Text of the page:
Child welfare

Impact of pandemic policies felt strongly by youngsters

Half of the young children participating in the study said they were satisfied or very satisfied with the way adults listened to them Patrick Galbats

Half of the young children participating in the study said they were satisfied or very satisfied with the way adults listened to them Patrick Galbats

The University of Luxembourg in cooperation with Unicef Luxembourg have released a follow up study on the prolonged impact of the pandemic on children (Covid-Kids II), which revealed a third of children aged 6 to 16 in Luxembourg expressed a fall in life satisfaction.

31% of children aged 6-11 and 43% of children aged 12-16 state that their life satisfaction has decreased compared to before the pandemic, according to the Covid-Kids II study.

While the first study, published in 2020, revealed decrease in life satisfaction and emotional wellbeing of children, the new study by the university and Unicef provides in depth understanding of the prolonged effects of policy decisions throughout the pandemic, especially on the effects of learning and feelings of isolation.

55% of younger children and 96% of those in the older age bracket said that they learned more effectively at school than at home.

The collaborative report revealed that children’s emotional wellbeing during the pandemic is influenced with the way adults listened to them. However, only half of the young children participating in the study said they were satisfied or very satisfied with the way adults listened to them, this was one third for children 12 and above.

“The children’s voice has been largely absent during this pandemic despite the Convention on the Rights of the Child and although their participation and subjective well-being have been recognised as essential to achieving sustainable development,” says Dr. Claudine Kirsch, who is a professor at the university of Luxembourg and co-director of the Covid-Kids II report.

The UN Convention on the Rights of the Child was enshrined in 1989.

“In all actions concerning children, whether undertaken by public or private social welfare institutions, courts of law, administrative authorities or legislative bodies, the best interests of the child shall be a primary consideration,” Article 3.1 of the convention states.

Let the children speak

“So many adults try to speak for kids. But for us, it was important actually, to let them speak,” Unicef Luxembourg communications chief Paul Heber told Delano this week. “There’s a tendency to say, well, the kids even know what they’re talking about.”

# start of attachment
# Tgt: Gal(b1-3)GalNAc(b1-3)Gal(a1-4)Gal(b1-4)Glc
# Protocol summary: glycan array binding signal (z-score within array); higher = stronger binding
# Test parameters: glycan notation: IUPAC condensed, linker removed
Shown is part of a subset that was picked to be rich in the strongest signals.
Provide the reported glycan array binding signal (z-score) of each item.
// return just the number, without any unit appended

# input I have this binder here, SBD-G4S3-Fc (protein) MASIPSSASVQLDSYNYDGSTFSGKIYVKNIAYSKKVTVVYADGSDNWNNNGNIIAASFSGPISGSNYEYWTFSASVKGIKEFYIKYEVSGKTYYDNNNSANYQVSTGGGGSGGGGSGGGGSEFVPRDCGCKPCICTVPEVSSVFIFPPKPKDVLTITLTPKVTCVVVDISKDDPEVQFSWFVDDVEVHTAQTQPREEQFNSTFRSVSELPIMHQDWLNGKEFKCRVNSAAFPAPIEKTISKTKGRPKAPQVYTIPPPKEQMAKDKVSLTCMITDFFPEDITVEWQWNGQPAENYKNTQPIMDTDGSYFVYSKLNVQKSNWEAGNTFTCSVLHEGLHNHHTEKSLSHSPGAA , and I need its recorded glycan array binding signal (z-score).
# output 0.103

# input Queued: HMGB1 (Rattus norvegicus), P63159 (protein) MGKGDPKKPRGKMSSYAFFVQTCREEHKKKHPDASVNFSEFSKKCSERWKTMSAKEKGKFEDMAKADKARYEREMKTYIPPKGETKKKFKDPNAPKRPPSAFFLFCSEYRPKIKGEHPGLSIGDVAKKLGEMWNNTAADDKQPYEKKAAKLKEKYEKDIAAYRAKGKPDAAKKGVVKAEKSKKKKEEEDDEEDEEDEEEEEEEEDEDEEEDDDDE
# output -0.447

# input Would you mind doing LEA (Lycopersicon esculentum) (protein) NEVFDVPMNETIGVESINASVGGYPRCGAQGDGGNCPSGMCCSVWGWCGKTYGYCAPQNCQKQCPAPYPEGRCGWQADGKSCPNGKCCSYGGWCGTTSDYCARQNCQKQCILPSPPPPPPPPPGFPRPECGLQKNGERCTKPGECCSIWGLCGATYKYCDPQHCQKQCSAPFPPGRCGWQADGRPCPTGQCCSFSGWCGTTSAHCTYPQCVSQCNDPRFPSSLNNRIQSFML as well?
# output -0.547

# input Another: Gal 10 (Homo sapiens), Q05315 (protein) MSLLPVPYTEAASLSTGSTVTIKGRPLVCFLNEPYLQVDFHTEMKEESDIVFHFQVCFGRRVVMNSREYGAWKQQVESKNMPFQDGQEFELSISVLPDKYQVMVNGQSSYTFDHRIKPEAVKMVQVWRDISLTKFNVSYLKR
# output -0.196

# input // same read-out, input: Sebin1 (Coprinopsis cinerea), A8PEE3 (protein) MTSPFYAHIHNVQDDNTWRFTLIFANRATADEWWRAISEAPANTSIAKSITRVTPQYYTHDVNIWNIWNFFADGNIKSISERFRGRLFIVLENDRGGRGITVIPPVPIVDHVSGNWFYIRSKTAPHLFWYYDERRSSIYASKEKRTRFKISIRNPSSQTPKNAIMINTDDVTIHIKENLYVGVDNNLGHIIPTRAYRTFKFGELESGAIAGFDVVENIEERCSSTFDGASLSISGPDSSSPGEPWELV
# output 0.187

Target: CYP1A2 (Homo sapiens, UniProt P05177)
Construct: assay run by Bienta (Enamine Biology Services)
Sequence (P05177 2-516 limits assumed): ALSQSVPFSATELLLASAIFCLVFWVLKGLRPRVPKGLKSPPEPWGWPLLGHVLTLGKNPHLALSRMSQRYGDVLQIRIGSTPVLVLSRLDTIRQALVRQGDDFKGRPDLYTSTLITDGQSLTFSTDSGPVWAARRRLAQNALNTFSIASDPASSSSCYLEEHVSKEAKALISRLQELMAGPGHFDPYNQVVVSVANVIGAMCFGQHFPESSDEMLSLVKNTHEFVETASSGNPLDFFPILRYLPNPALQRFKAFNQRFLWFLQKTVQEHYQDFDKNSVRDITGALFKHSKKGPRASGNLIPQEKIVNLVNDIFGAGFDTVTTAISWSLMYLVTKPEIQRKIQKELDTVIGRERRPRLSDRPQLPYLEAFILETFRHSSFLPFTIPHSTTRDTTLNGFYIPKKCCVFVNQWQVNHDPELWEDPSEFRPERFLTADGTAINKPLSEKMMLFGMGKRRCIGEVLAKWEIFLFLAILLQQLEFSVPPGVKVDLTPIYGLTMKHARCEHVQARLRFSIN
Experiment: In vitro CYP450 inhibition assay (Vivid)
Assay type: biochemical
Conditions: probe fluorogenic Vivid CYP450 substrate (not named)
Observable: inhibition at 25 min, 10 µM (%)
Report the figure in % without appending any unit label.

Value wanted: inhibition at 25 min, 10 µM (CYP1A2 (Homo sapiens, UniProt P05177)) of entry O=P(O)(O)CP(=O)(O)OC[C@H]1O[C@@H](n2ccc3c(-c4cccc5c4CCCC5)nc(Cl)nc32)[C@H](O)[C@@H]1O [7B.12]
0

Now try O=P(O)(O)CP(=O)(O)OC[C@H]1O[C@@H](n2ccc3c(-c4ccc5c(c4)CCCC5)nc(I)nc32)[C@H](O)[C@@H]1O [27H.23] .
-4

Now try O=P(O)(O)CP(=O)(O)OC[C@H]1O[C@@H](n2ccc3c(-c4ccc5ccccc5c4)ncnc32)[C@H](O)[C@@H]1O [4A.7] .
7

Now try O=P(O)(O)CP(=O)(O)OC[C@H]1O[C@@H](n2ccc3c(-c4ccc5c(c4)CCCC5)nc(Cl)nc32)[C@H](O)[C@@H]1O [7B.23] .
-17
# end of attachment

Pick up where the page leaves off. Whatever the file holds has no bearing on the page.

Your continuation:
Heber explains that the study could not reach as many kids as they wanted, because the government would not give them access to state schools. So, the study was limited to private schools, which does not necessarily mean only children from well off and non-Luxembourg families took part, Heber emphasises. But it does mean the study has a tendency to include children from parents whose revenues are above average.  “We would have loved the government to acknowledge the importance of the study and give us the ability to do it differently. That is definitely a critique that we are more than willing to state. But still, it gave us a great insight into how children perceived pandemic.”

Children have found themselves in the rather strange position during the pandemic of being one of the age groups with the highest rate of infection yet also one of the least affected by the virus. And with schools a notorious breading ground for infections they have felt the brunt of government policies trying to halt the spread of covid-19 to protect the older population.

However, recommendations based on research findings, the authors of the new report say: “Whenever possible, keep schools open and have risk mitigation measures in place.” Schools are critical for the development of children in terms of socialising, learning, having meals and even emotional and medical support.

Other recommendations state the need to encourage access to clubs, sports facilities and extra-curricular activities for children and stresses the need for homework to be “content meaningful” and the amount should be appropriate.

Overall the Covid-Kids II project had the aim of strengthening the promotion and protection of children's rights. It was carried out with the financial support of the Oeuvre Nationale de Secours Grande-Duchesse Charlotte.

The hope is that the results can be used to improve educational, social and psychological services for children and adolescents during pandemics.